SD10: Mary Hayashi’s last-minute contributions

Former Assemblywoman Mary Hayashi, who was eliminated in last week’s primary election for the 10th State Senate District, reported a few pre-election contributions right after the vote.

Mary HayashiOn Thursday, she reported having received $1,000 from Rep. Karen Bass, D-Los Angeles, on May 31; Bass was Assembly Speaker during the second of Hayashi’s three Assembly terms.

And on Friday, she reported having received $2,500 from San Ramon-based Chevron Corp. on June 2. That’s interesting in light of Hayashi’s opposition to fracking, and her attack upon rival Democrat Bob Wieckowski for not supporting a moratorium; Chevron semi-notoriously provided free pizza to residents near the site of a fracking explosion and fire this past February in Pennsylvania.

Hayashi, perhaps best known for her 2012 shoplifting conviction for which she’s still on probation, finished third behind Wieckowski and Republican Peter Kuo.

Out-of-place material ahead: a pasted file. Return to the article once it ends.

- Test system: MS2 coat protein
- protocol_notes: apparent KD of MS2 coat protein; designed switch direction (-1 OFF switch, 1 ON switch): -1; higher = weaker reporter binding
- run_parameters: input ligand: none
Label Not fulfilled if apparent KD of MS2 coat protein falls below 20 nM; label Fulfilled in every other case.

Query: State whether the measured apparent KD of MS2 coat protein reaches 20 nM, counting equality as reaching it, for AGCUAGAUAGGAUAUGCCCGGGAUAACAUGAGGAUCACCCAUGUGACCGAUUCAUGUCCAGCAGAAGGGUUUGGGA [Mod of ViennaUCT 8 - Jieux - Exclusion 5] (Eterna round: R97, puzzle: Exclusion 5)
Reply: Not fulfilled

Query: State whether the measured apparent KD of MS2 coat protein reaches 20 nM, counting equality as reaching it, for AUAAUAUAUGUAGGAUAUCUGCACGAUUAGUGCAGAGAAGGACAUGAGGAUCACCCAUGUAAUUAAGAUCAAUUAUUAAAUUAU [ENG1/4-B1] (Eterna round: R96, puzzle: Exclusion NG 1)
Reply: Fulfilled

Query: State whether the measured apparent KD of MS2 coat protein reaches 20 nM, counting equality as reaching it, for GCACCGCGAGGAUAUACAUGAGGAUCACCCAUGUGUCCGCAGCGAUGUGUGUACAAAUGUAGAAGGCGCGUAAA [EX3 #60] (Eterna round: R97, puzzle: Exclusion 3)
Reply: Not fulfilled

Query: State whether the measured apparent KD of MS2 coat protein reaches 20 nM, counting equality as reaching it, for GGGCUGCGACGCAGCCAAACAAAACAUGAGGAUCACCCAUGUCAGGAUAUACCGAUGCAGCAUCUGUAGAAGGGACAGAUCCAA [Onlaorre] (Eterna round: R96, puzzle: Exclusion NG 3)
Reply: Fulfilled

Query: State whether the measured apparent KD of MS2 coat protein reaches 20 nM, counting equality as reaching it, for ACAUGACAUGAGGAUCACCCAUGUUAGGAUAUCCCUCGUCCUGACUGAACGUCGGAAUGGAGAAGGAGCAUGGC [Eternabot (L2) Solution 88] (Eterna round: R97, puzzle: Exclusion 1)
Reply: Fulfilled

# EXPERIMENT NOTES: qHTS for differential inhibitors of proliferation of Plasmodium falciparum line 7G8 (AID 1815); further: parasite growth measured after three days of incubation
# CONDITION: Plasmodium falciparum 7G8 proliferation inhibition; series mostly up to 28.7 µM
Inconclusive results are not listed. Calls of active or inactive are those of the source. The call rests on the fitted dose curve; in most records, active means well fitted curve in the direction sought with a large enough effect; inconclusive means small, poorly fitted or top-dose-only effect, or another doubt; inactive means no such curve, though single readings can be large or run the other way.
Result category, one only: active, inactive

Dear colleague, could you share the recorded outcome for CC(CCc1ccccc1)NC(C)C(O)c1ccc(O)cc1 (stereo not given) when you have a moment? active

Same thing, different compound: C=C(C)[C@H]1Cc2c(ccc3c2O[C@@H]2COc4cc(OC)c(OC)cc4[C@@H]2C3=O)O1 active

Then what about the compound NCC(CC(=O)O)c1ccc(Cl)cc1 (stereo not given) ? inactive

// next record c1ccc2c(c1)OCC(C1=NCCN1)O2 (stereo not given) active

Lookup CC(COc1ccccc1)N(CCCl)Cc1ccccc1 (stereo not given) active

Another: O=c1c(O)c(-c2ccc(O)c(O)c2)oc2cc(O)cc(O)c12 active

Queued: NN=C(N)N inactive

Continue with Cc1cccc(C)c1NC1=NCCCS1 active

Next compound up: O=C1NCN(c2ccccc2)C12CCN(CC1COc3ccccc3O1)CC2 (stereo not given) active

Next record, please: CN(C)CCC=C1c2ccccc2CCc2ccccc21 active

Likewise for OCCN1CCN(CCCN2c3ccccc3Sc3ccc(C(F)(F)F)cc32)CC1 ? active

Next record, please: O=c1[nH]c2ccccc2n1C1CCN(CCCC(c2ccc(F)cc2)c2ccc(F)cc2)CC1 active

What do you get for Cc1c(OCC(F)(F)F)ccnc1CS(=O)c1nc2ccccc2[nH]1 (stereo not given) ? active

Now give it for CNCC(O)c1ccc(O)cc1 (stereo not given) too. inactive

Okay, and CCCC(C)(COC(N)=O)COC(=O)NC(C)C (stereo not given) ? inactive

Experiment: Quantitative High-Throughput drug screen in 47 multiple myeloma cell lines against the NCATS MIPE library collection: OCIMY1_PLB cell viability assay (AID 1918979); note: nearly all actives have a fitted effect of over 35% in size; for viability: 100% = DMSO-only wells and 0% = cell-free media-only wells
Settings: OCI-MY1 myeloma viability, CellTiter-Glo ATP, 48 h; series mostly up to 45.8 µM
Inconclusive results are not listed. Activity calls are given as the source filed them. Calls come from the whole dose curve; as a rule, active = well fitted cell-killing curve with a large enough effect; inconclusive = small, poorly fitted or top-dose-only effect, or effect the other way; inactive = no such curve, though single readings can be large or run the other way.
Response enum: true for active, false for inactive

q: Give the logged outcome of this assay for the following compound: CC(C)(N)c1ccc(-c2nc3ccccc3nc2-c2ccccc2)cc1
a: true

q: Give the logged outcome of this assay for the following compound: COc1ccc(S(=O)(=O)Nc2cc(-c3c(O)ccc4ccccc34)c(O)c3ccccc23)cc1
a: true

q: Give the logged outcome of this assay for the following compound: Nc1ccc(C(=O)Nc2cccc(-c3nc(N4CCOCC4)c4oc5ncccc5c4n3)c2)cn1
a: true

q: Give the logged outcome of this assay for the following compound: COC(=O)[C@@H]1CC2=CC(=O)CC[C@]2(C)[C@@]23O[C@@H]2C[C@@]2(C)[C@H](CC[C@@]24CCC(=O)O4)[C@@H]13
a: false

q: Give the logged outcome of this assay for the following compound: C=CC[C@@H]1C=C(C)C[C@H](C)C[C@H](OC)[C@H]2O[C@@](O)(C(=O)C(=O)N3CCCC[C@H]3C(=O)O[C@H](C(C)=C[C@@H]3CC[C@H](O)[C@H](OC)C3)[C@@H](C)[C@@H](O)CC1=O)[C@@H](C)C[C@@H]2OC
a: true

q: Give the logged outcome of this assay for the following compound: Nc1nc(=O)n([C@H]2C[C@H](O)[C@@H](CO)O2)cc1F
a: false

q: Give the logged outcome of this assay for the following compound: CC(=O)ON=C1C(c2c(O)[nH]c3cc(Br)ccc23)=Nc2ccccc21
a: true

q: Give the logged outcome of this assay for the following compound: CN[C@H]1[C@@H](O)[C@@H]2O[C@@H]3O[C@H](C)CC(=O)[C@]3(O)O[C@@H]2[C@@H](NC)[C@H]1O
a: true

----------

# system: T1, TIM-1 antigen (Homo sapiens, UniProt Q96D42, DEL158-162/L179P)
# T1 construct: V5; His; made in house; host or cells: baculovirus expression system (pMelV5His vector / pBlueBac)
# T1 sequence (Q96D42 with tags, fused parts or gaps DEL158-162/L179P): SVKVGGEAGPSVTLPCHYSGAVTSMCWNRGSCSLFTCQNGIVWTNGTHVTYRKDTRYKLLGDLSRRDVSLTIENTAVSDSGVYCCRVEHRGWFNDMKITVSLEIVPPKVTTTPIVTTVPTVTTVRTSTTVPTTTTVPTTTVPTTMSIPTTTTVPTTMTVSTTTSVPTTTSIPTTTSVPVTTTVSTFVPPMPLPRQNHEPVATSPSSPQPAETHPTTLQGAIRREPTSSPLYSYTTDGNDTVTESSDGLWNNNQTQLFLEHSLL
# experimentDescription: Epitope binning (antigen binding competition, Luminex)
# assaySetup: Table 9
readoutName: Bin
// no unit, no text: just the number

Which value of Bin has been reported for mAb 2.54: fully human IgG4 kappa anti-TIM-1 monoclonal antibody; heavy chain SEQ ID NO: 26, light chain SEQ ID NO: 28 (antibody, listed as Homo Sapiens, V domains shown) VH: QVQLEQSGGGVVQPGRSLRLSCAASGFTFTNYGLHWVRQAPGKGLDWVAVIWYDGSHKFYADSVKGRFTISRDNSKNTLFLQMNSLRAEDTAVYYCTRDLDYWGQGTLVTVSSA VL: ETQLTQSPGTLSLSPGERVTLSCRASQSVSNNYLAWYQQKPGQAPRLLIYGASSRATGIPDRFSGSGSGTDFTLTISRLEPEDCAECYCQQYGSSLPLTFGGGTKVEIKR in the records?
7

Josh Richman

Josh Richman covers state and national politics for the Bay Area News Group. A New York City native, he earned a bachelor’s degree in journalism from the University of Missouri and reported for the Express-Times of Easton, Pa. for five years before coming to the Oakland Tribune and ANG Newspapers in 1997. He is a frequent guest on KQED Channel 9’s “This Week in Northern California;” a proud father; an Eagle Scout; a somewhat skilled player of low-stakes poker; a rather good cook; a firm believer in the use of semicolons; and an unabashed political junkie who will never, EVER seek elected office.

  • Willis James

    Money coming in that late, makes you wonder what Mary’s thinking was in the final days.
    I guess she still thought she was going to gain second place. However it would seem unlikely that even she thought she would get above 27-28%.
    Perhaps she thought if she could get that high with Wieckowski at 35-36% that she could somehow still win in November.

    The question remains, how much money did she hold back for the Fall?
    $50,000 or $125,000 ?
    I can’t imagine she went down much below $40,000.
    So what is she going to do with those funds? And how many years can she keep control of such funds? Is there any time limit?

    Months from now she would be a great interview for some East Bay political reporter. How or why she thought she had any chance to win?
    How she may have thought that the focus wouldn’t end up on her crime and arrest. That is the real mystery. The 21% vote was not a shocker to most of us, was it to her?